The final report into an Australian-first pill testing trial at Canberra’s Groovin The Moo festival in April has been tabled, and it includes a number of disturbing details about drugs tested at the event.
The report, released today by Harm Reduction Australia on behalf of the STA-SAFE consortium, shows that while over 80 per cent of participants believed they were taking MDMA, less than half of samples tested contained relatively pure MDMA.
In total, the report shows 125 people had pills tested, and that of the 83 usable drug samples analysed on the day, 42 had MDMA as their main ingredient, while 17 contained fillers of cutting agents.
Some samples were also found to contain things like antihistamine, oil, caffeine, dietary supplements and toothpaste.
A 36-year-old man brought what he believed to be “meth” to the testing tent, but the main ingredient found in his sample was n-ethylpentylone, which has been linked to mass overdoses and fatal overdoses. The man allegedly told clinicians that he would use less of the drug than he was originally planning.
Substances in tablet form were also found to be of much lower quality than other forms, with the highest purity MDMA generally coming in capsules.
In total, only five people were seen discarding their drugs in amnesty bins, but the report said “numerous discards” were also witnessed after the festival.
People as young as 15 had their pills tested at the event, and 45 per cent of participants were aged 20 or under.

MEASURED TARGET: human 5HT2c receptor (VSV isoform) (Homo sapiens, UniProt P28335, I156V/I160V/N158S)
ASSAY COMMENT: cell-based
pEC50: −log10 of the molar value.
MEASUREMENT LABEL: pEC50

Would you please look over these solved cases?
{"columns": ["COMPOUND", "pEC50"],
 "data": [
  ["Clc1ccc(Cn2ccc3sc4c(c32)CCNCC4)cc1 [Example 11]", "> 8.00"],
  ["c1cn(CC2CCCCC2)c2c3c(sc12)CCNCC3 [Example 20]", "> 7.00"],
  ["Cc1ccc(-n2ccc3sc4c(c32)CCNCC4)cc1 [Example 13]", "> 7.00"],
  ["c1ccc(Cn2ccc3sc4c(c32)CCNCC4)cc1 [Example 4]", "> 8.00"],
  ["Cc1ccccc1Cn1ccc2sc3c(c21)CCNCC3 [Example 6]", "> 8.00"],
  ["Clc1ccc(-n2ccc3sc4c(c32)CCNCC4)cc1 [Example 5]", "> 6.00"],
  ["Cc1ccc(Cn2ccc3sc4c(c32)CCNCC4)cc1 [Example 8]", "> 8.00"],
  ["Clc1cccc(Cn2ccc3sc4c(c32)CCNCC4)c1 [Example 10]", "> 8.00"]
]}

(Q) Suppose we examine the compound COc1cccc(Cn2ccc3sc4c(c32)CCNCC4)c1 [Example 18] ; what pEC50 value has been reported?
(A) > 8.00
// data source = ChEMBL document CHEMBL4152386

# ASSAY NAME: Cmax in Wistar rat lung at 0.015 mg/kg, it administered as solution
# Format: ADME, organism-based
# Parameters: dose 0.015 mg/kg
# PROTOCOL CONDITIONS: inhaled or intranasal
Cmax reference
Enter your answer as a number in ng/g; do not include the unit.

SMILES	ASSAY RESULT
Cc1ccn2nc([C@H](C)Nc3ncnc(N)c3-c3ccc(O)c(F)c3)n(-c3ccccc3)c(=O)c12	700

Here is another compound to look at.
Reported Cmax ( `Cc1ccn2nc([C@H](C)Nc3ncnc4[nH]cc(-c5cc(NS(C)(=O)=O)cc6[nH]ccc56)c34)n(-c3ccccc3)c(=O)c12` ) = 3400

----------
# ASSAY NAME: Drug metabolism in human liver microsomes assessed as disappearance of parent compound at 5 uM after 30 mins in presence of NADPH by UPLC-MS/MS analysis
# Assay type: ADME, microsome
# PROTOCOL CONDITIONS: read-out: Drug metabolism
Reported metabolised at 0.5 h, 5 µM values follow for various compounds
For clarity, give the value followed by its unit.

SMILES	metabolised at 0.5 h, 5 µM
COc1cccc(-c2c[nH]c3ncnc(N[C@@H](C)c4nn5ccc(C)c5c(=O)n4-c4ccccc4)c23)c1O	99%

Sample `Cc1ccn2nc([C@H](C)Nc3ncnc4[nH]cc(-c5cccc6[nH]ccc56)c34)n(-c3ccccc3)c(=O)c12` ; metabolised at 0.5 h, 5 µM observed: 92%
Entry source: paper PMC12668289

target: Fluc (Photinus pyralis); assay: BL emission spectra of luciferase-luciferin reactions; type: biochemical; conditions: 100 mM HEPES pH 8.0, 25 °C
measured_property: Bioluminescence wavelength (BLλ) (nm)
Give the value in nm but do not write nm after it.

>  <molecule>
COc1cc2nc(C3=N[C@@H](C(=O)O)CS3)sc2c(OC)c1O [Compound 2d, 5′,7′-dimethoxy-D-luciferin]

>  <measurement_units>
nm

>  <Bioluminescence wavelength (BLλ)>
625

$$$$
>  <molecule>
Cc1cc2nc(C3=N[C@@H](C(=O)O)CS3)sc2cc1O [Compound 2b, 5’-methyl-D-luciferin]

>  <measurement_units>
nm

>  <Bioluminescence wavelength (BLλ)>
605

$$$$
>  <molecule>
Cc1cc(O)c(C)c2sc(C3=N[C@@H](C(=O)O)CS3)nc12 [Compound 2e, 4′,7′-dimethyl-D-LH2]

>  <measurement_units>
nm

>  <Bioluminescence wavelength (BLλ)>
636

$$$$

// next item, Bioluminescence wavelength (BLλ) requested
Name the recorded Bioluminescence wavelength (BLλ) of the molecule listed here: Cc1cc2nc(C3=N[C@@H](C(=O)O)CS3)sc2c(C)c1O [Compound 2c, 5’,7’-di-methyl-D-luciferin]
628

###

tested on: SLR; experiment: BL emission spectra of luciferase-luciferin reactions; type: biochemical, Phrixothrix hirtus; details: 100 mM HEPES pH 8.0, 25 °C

Interestingly, men were twice as likely to have pills tested than women, according to the report.
58 per cent of people who took part in the trial said they would take their drugs as planned, while 42 per cent said they would change their behaviour.
12 per cent said they would use less, while 18 per cent said they wouldn’t use any illicit drugs on the day.
The report gave six recommendations, and called for more pill testing to take place at other festivals in the future.
It also recommended all levels of government work with the STA-SAFE consortium to set up a national pill testing framework and an ongoing public early warning system (EWS).
The report called the trial an “overwhelming success”, with 83 per cent of users rating the service as ‘very good’ and 13 percent rating it as ‘good’.
“The pilot demonstrated that such an intervention is possible and that people are willing to use the service, despite the limitations arising from the tight timelines, inauspicious physical infrastructure and the lack of dissemination strategies on site during the festival,” it said.
The cost of the trial is estimated to be $34,000, but most of the services were provided pro bono.
“While this may seem like a substantial amount of money, it represents roughly an order of magnitude less than the money invested annually in the sniffer dog program in NSW,” the report said.
“In other words, for the same investment 10 separate pill testing programs could be funded to provide an opportunity to positively engage with young drug consumers and collect meaningful, actionable, de-identified intelligence on the illicit drugs market – neither of which sniffer dogs can do.”
Since the trial, pill testing has gained increased bipartisan political support.
You can read the full report into the Groovin The Moo pill testing trial right here.
Please see our latest media release regarding the first officially sanctioned pilot pill testing program undertaken by the STA-SAFE Consortium in Canberra in April 2018 – https://t.co/JsgvwxqWJP
— Harm Reduction Aus (@harmreductionau) June 19, 2018
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